Monday, August 19, 2019

Clinical Trial Tips: Practical and Actionable

Over the years, attendees of MAGI Clinical Research Conferences have collected a set of practical, actionable suggestions for improving clinical trials. More than eighty such tips appear in the July 2019 edition of Journal of Clinical Research Best Practices*.  In this post, Polaris auditors weigh in on some of their favorite MAGI suggestions. Surprising no one, they also were eager to share some of their own.

Our Favorites Tips from MAGI

So how does a clinical trial tip earn a spot on our exalted Faves List?  First, it must be something we don’t see too often, or not as much as we’d like.(If most organizations already do a useful thing, it doesn’t really qualify as a helpful tip; it’s really just a common practice.) Second, the effort to implement the tip can’t be too onerous. If a practice requires too much interdepartmental coordination, change management, training, money, or resources, it’s not a tip. It’s a full-blown initiative.

So here they are. Each tip from MAGI attendees is in bold font. Our accompanying commentary is in plain text:
  • To help ensure quality study conduct, clinical sites should prepare protocol-specific quality checklists for each study. We’ve written about quality checklists from the auditing perspective before. They’re not a panacea, certainly, but that doesn’t mean they can’t be very useful.

  • After study close-out, sponsors and CROs should consider holding conference calls with groups of sites to capture lessons learned. This in turn could be used to improve training, SOPs, SIVs, etc.

  • As a recruitment aid, clinical sites should create pocket-sized, laminated study cards that list the inclusion/exclusion criteria for a study.  Site staff members can keep these cards in their lab coat pockets and quickly refer to them when treating a patient who could be a potential subject.

  • CROs should share risk assessments and mitigation plans with Sponsors. We agree, but would also encourage CROs to keep the sites involved and aware of risks so they can anticipate them and proceed accordingly.

  • Sponsors/CROs should ensure proper qualifications of vendors prior to executing contracts. It’s hard to argue with this logic, but we don’t see it as much as we should. Too often qualification audits come after the paperwork has been signed. Should the audit uncover noncompliance or quality risks at the vendor site, it’s much harder to get the vendor to make necessary changes after the contract is in place.

  • CROs should align 3rd party contracts with the Sponsor/CRO contract and the Clinical Trial Agreement. Yep.

Additional Tips from Polaris QA/Compliance Auditors

The MAGI list of clinical trial tips brought others to mind that we wanted to share. We applied the same criteria to these suggestions as we did to the MAGI contributions: (1) not necessarily rare, but not as common as it could be, and (2) not overly complex or expensive to implement.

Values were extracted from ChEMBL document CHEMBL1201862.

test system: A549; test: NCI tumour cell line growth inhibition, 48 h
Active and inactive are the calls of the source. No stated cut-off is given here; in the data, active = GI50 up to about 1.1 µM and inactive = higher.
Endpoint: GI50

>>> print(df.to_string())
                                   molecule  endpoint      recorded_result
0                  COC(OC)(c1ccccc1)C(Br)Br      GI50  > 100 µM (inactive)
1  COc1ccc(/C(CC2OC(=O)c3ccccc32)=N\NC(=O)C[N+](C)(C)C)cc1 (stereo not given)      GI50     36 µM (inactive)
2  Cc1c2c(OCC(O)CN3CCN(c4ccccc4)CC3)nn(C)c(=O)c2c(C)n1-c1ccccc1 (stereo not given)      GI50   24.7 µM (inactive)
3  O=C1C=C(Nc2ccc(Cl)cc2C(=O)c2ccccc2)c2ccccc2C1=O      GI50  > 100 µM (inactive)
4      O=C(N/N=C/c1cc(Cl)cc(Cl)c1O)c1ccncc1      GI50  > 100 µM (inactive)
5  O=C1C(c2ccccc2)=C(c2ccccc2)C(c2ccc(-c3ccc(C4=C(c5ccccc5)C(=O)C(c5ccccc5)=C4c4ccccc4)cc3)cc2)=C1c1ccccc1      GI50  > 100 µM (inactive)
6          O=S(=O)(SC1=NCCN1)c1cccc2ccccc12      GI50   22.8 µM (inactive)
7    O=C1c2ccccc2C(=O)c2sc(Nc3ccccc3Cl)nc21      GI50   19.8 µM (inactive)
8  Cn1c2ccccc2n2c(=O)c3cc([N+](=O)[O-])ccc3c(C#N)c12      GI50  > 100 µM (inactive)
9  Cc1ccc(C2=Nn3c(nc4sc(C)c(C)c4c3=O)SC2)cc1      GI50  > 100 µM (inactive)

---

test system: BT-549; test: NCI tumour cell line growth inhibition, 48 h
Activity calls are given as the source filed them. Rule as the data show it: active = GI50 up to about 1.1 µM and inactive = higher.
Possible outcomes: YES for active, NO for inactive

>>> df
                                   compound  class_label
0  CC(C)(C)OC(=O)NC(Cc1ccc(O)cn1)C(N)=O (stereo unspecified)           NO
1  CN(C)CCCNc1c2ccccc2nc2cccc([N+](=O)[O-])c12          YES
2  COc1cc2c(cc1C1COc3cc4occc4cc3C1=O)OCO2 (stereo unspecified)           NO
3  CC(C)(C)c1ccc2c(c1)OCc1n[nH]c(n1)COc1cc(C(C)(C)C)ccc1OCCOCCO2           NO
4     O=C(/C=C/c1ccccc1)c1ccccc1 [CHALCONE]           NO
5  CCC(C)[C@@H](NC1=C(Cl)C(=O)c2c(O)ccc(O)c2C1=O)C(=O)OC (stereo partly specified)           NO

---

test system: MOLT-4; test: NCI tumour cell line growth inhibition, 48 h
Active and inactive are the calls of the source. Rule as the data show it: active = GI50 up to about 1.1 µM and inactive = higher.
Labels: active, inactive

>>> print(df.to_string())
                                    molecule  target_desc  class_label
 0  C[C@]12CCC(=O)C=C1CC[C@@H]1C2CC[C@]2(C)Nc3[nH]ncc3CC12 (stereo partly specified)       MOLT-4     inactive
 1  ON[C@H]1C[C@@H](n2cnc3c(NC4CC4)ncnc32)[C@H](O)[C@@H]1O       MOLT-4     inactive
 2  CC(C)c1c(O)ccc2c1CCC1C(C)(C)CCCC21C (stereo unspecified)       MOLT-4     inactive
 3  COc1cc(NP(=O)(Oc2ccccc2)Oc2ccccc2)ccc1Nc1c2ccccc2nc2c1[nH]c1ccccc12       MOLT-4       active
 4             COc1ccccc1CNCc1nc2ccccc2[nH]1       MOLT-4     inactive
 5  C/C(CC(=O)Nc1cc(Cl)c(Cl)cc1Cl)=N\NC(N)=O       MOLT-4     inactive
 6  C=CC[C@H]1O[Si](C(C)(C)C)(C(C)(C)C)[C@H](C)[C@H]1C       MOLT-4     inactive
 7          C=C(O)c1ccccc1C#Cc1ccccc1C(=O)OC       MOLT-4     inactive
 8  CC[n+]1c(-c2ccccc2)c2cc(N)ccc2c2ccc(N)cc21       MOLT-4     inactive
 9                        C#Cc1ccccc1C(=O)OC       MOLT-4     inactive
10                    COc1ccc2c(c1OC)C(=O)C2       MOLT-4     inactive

• When evaluating outsourcing partners and clinical sites, Sponsors and CROs should make sure to look at personnel turnover rates. Frequent turnovers may suggest underlying problems that could jeopardize study conduct and quality.

  • Sponsors and CROs should make sure their Monitoring Report templates are consistent with the Clinical Monitoring Plan (CMP). For example:

    • The CMP calls for a focus on a particular set of critical variables, but the report template only has a place for recording that 100% SDV was completed. This means that there’s no way to document that the monitor put special emphasis on anything.
    • The CMP requires bi-direction review of study data – a confirmation that what is in the CRF can be verified in the source, and all pertinent data in the source can be found in the CRF – but the report template only allows for the former to be documented.

  • Every member of the site team has valuable input. It’s important to include the study PI, CRC, pharmacist, and other key personnel in the discussions. In 2017, we wrote an article about the important, yet often overlooked, input that the pharmacist on site can provide.

  • There are many reasons that trial participants leave a study, many of which can’t be remedied with improved site practices. But sites that demonstrate they value the participation of their study volunteers, and honor the time they’re spending and contribution they’re making, tend to have better retention results. To that end:

    • To help participants schedule their time, sites can prepare calendars that include all study visit dates and indicate the activities and procedures they entail. (This, of course, needs to be approved by the IRB).
    • When participants arrive, they shouldn’t have to sit in a waiting room or empty exam room; they should be seen immediately so they don’t feel their time is being wasted.
    • Sites can provide beverages and light snacks to their study participants who especially appreciate them immediately after a fasting blood draw (protocol permitting, naturally). It’s a small courtesy, and not difficult to do. Whose day isn’t brightened by a proffered nosh?**
Uh oh. Now we got you all thinking about mini muffins and cheddar popcorn. Go ahead. Grab a treat. We'll talk later.

 * Journal of Clinical Research Best Practices, July 2019

** Proffered Nosh™ would be a really great name for a restaurant. Or a fictional Scotland Yard Inspector -- legendary for his wit, brilliance, wine pairings, and fashion sense.